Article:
The international community fell short when faced with the test of coronavirus, Turkey’s president said on Friday.

The world at large “failed to give a good test” on the pandemic, Recep Tayyip Erdogan said in his opening speech at the three-day Antalya Diplomacy Forum held on the Turkish Riviera.

The UN Security Council took 100 days after the outbreak erupted to put “the biggest health crisis in history” onto its agenda, he lamented.

Urging world leaders not to permit vaccine nationalism to take hold and not to repeat the same mistakes as the pandemic progresses, Erdogan underlined that the virus outbreak had “sharpened injustices” in the world.

“In the face of the pandemic, which has reached the world’s most remote places, from the tropical islands to Siberia, cooperation gave way to protectionist and competitive policies,” said Erdogan.

“While the burden of billions of people could only be lightened by solidarity, our African, Asian, and Latin American brothers and sisters were abandoned to their fate,” the Turkish president said.

“The pandemic has further deepened the gap between the rich and the poor. The recurrence of social unrest in many countries, the revival of irregular migration routes, and the increase in deaths in the Mediterranean are the most striking examples of this,” he explained.

In this process, Turkey tried to come to the aid of its friends all over the world, he added.

‘Turkey will share its domestic vaccine with all humanity’

Erdogan reiterated that during the pandemic, Turkey sent medical supplies to 158 countries and 12 international organizations at their request.

Erdogan said that asylum seekers in Turkey are not kept separate from Turkish citizens and that they also enjoy access to the healthcare services provided by the country.

Erdogan said Turkey plans to finish efforts to produce a domestic COVID-19 vaccine, which has been carried out with a human-oriented universal approach, by the end of this year.

“When it is ready for use, we will hopefully share our domestic vaccine with all humanity,” he said.

Since December 2019, the pandemic has claimed over 3.84 million lives in 192 countries and regions, with nearly 178 million cases reported worldwide, according to the US’ Johns Hopkins University.

Energy sources in Eastern Med should lead to cooperation

On the issue of energy resources in the Eastern Mediterranean, Erdogan said all parties involved must work to ensure that these “lead to cooperation instead of confrontation.”

This year, Turkey and Greece resumed consultative talks to resolve bilateral disputes in the Aegean and Mediterranean seas.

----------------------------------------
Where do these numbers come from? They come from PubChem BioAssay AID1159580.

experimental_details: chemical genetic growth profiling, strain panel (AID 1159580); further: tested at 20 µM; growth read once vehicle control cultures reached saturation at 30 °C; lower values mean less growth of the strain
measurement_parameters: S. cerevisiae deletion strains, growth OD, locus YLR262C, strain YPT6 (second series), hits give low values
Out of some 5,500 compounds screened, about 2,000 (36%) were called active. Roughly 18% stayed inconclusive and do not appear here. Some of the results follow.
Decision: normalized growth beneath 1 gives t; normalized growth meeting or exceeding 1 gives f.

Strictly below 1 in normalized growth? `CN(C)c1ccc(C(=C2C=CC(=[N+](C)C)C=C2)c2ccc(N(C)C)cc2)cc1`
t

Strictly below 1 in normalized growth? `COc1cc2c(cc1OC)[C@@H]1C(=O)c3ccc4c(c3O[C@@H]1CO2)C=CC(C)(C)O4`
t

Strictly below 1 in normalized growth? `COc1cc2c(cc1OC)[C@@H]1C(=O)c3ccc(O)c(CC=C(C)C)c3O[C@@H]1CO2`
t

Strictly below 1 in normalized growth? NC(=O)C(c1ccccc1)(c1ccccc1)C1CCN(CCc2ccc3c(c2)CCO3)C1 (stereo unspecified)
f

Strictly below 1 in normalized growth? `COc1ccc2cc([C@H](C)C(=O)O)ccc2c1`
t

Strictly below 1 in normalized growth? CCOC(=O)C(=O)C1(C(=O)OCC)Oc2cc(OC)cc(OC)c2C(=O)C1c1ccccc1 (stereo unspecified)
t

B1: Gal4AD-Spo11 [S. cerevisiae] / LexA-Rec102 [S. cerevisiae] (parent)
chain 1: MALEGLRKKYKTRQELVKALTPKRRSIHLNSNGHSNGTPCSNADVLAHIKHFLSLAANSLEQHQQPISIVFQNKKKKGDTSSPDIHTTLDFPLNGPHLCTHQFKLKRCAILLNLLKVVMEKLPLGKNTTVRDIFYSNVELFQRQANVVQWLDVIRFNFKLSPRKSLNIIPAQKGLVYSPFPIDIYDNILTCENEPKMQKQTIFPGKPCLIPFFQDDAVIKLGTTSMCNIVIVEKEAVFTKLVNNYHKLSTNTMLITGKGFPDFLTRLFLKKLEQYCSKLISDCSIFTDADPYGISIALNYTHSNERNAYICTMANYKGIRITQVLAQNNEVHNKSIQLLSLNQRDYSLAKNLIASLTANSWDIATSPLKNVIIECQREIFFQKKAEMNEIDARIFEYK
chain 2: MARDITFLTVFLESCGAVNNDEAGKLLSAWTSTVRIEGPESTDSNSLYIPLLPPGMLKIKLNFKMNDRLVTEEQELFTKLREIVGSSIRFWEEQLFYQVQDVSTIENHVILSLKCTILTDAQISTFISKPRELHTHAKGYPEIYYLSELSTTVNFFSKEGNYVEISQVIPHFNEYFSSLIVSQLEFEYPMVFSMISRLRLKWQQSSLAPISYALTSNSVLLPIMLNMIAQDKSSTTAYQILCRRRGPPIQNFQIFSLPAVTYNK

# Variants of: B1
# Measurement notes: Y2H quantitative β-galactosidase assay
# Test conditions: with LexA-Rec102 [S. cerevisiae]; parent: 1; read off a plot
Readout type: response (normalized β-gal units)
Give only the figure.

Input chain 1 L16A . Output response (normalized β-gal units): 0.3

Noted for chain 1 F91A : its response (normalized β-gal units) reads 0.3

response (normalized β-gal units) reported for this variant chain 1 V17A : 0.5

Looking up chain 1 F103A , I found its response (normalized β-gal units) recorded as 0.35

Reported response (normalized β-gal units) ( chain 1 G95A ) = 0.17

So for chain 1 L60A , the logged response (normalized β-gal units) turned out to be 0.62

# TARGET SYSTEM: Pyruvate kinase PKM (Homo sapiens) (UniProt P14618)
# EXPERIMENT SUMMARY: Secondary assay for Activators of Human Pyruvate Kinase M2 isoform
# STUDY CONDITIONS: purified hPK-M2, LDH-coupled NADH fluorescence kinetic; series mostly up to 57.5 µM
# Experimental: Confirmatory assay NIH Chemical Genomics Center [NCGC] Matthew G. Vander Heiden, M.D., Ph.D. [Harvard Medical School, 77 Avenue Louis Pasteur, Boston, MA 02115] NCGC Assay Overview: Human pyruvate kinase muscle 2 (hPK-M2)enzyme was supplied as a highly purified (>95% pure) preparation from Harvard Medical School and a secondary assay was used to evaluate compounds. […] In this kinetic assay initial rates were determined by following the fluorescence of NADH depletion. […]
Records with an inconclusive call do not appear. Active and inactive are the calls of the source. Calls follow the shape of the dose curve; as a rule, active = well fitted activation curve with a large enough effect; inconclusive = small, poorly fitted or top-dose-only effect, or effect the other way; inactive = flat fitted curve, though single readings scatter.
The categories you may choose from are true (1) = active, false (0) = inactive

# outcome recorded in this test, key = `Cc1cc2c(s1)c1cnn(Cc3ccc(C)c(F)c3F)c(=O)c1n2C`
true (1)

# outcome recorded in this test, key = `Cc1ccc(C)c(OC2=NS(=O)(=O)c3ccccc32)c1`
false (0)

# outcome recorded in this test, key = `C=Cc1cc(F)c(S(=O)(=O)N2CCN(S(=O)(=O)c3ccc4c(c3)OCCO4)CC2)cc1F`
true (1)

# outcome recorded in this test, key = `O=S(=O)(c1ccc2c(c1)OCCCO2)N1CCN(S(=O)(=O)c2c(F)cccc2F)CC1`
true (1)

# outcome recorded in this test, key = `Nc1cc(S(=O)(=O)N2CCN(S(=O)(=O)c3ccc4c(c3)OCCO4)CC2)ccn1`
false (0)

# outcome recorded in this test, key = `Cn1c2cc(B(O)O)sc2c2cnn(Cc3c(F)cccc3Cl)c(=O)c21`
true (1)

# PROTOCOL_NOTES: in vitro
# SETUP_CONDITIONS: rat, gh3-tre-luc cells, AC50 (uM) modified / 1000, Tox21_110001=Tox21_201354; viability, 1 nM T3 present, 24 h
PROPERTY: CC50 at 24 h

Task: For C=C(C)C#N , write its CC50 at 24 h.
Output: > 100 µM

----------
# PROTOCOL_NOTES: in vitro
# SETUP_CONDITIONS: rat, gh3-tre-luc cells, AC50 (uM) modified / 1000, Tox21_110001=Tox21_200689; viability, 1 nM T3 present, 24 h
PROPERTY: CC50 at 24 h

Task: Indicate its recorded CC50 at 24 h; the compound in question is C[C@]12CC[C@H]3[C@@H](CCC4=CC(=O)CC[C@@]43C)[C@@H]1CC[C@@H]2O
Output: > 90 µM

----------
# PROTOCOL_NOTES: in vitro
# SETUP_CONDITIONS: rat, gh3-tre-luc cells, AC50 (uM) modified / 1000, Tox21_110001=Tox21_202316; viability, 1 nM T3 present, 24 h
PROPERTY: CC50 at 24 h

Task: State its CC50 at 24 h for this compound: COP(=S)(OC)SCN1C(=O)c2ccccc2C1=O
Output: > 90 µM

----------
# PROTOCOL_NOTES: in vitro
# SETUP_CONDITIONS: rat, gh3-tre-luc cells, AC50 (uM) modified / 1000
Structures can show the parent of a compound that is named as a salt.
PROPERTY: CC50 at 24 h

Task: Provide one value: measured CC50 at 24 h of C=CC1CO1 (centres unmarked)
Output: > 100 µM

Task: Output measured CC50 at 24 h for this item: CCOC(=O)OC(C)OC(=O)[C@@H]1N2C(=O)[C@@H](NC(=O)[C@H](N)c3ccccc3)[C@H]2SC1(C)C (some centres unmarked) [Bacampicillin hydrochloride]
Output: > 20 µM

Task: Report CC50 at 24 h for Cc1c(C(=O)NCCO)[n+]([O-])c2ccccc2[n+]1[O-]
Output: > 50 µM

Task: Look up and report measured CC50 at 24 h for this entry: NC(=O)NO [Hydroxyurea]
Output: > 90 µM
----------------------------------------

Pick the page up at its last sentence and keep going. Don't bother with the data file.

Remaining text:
Turkey, which has the longest continental coastline in the Eastern Mediterranean, has rejected maritime boundary claims by Greece and the Greek Cypriot administration, stressing that their excessive claims violate the sovereign rights of Turkey and the Turkish Cypriots.

Last year Ankara sent out several drillships to explore energy in the Eastern Mediterranean, asserting its rights in the region as well as those of the Turkish Republic of Northern Cyprus (TRNC).

Erdogan also underlined that in the coming days, Turkey looks forward to boosting cooperation in all regions from Africa to Latin America and from the Pacific to Asia.

“I believe the Antalya Diplomacy Forum will turn into a ground where the heart of global diplomacy beats in time,” he said.

Erdogan said that the sphere of diplomacy has expanded with rising globalization and recent developments in the fields of communication technology, the internet, and social media.

“Today, when we say diplomacy, we’re not just talking about meetings held behind closed doors between state and government officials, rather this concept also refers to work carried out in a wide range from public diplomacy to cultural diplomacy, from tourism diplomacy to trade and digital diplomacy,” Erdogan said.

Erdogan stressed that the expansion of the field of diplomacy offers great opportunities to humanity in reducing tensions.

He urged countries to engage more with the subtleties of diplomacy for the peaceful resolution of problems.

Following his speech, Erdogan met with Milo Cukanovic, the president of Montenegro, for a closed-door meeting of about a half-hour.

The Turkish leader also held a separate meeting with Kenyan President Uhuru Kenyatta.

The Antalya Diplomacy Forum, with Anadolu Agency as its global communication partner, is hosting 10 heads of state and government, 42 foreign ministers, three former heads of state and government, and more than 50 representatives of international organizations or former government officials, according to the Turkish Foreign Ministry.

Debates of global importance, including the Balkans, the future of Europe, trans-Atlantic relations, refugees and migrants, as well as the threat of terrorism, will be analyzed in depth during the three-day forum. There will also be a session on Turkey’s proposal for an Eastern Mediterranean conference.

*Zehra Nur Duz contributed to the story from Ankara.

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